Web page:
W.F. Lantry

Climbing San Jacinto

Cactus to clouds, or palms to pines, you must
begin at dawn. Near occotillos, drink
as deeply as you will. The climb is dry
the first few thousand feet, and when the sun
rises above those eastern hills, the sky
almost begins to burn. You’ll start to think
the chollas capable of leaping, spines

ready to swell with blood. Laurel defines
the desert’s edge, and promises a creek
well up the slope. Not even this ravine
supplies midmorning shade. The washes run
at angles down, away. You haven’t seen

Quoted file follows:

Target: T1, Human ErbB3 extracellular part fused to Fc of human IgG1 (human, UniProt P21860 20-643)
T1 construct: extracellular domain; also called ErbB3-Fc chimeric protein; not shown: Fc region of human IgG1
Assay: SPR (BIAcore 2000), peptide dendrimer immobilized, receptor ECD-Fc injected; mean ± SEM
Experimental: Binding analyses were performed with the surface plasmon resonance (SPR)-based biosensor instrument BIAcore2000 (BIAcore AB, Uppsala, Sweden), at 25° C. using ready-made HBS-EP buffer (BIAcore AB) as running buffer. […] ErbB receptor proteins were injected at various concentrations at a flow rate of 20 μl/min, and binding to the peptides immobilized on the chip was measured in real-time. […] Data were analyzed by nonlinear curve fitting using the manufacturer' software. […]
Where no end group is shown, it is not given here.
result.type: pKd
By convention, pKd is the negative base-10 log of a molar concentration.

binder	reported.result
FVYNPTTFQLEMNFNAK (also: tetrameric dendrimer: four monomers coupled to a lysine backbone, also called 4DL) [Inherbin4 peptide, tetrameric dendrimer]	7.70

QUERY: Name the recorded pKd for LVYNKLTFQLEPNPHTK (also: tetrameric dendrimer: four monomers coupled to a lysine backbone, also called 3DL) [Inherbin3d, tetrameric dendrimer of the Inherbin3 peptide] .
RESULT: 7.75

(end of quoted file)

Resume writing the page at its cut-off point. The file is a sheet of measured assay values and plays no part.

a single rattlesnake, since your technique
keeps you away from open rocks, the dens

of burrowed owls, where sunlight now contends
with pools of shade, diminishing what’s left
near noon. The chaparral, the twisted sage
gives off its pungent scent, and dodder, spun
like webs between the twigs, helps you to gauge
your elevation as you reach the crest
of yet another ridge. Now pine scent draws

your steps along the switchbacks. You can pause
a moment at each turn to rest, and gaze
back east across the heatwave desert air
knowing the crest’s in sight, knowing you’re done
almost, some bouldering is left, and there
you find the benchmark stone. Look west. That blaze
of sunset air is light refracting dust.